According to the ancient historian, Pliny, glass was discovered by a party of Phoenician seamen who set anchor near the mouth of the Belus river on the coast of Israel. Read More...
As they cooked a pot of soup over some natron bricks, they noticed the sand and the natron melting and fusing into a liquid beneath the fire. Although the story is likely a mythical legend, it may bear a grain of truth, since sand from the coast in the area of the Belus river was considered ideal for making glass.
The invention of glass occurred as early as the late 16th century BC in Mesopotamia and Egypt. Sand, soda, and lime heated together in a furnace produce a thick fluid which hardens when cooled. Originally glass was used to form solid beads and pendants, but eventually, glassmakers realized that they could wrap molten glass around a vessel-shaped core, which they removed once the glass hardened. Later, glassmakers poured molten glass into molds to form vessels.
During the first century BC, the technique of glassblowing emerged. The glassmaker would dip the end of a hollow metal pipe into molten glass, gathering a gob of the material on the end of the pipe. He then would blow air through the pipe to create a bubble. Tongs were used to pinch and form the vessel as well as to add handles and decorations. A heavy metal rod, known as a pontil, was used to separate the vessel from the blowpipe.
Two of the earliest known workshops that employed the technique were located in Jerusalem and in the region of Galilee. Glassblowing enabled glassmakers to produce large quantities of glass vessels quickly. It also facilitated the production of a wider variety of vessels. With the invention of glassblowing, glass vessels became widely popular. Vessel types from the end of the first century BC and the first century AD include bowls, beakers, jugs, bottles, and perfume flasks.
Glass vessels were produced in a variety of colors based on the local materials available. Most vessels produced in the Holy Land are pale blue or green, although purple and clear vessels also exist. Early sources suggest that clear glass was considered to be more valuable than tinted glass. Occasionally cobalt blue vessels come to light in archaeological excavations, but these are almost certainly imported vessels and not locally made. In addition to the color of the glass, ancient glass vessels typically feature an iridescent coating, which reflects a variety of colors. This coating, known as a patina, is the result of mineral buildup that occurred over the centuries.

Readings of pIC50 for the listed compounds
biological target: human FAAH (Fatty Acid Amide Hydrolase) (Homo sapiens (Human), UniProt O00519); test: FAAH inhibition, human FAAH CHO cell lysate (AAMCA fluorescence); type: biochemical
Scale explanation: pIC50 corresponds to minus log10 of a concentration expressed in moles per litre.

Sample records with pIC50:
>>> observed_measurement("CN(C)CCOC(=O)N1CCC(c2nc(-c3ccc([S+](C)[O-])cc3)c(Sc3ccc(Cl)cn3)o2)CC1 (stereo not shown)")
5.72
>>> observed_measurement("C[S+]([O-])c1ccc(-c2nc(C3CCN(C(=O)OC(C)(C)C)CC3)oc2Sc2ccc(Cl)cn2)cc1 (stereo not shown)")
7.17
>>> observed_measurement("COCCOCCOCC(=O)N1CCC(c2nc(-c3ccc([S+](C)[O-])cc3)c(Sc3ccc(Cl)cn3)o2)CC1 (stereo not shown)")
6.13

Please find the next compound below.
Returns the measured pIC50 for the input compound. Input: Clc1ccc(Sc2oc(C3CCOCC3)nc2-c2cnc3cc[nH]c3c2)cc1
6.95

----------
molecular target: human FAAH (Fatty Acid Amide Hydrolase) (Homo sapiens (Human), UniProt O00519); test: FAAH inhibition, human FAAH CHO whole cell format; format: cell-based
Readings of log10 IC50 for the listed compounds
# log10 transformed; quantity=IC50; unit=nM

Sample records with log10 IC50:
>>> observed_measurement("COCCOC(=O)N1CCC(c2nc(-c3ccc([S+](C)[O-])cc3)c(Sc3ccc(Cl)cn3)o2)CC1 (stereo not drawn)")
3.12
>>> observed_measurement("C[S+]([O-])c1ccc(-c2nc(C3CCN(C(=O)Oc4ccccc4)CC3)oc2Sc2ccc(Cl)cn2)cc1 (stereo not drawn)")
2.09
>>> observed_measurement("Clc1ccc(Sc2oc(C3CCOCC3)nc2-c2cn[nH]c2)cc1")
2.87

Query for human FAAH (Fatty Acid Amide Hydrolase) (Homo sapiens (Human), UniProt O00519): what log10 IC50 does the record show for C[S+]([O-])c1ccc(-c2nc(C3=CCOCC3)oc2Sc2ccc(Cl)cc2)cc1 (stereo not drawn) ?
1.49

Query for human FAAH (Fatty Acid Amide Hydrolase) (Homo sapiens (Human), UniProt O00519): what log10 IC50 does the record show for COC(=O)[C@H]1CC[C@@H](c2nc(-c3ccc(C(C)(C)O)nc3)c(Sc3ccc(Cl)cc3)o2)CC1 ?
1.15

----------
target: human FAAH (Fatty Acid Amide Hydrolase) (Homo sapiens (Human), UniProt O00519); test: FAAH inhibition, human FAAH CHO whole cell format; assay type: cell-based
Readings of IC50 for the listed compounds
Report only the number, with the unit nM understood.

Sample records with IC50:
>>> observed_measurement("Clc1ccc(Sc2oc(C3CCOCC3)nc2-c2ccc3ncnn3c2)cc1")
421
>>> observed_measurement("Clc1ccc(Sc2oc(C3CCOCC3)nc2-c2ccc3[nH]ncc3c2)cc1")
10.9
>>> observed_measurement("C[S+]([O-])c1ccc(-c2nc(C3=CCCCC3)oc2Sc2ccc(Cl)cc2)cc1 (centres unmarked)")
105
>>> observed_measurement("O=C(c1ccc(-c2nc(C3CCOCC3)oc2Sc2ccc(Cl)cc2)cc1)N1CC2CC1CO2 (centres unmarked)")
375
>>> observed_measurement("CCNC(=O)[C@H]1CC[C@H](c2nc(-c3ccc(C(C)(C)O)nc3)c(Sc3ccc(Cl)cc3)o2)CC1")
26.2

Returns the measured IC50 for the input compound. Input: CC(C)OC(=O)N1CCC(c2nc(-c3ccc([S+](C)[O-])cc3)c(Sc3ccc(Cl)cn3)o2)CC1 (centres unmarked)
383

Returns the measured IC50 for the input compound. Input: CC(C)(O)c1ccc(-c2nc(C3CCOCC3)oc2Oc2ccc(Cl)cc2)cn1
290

Tear bottles are a unique vessel type with a corresponding tradition. It is said that every time a young woman cried, she would collect her tears in a bottle. Over time, the tears would accumulate in the bottle. As part of her wedding ceremony, the young woman would present her bottle of tears to her new husband, entrusting him with the safekeeping of her emotions. The tradition of collecting tears goes back to first temple times. The psalmist, David, wrote,
You keep track of all my sorrows. You have collected all my tears in your bottle. You have recorded each one in your book.
Glass in the Roman period had many uses in the first century that we can also read about in the New Testament. Here in Gethsemane, Jesus asks God the Father "Would you take this cup away from me".
Ancient jars, vases, flasks, anointment bottles and other home-wares had multiple uses by the rich in the Roman period.
Items such as tear bottles that were used to collect tears for memories, was tradition among the Patricians of the Roman empire.
Roman glass for sale to a collectible that is increasing in value as time passes and makes a wonderful heirloom. This beautiful glass was made 2000 years ago and comes with a certificate of authenticity from the Israel Antiquities Authority.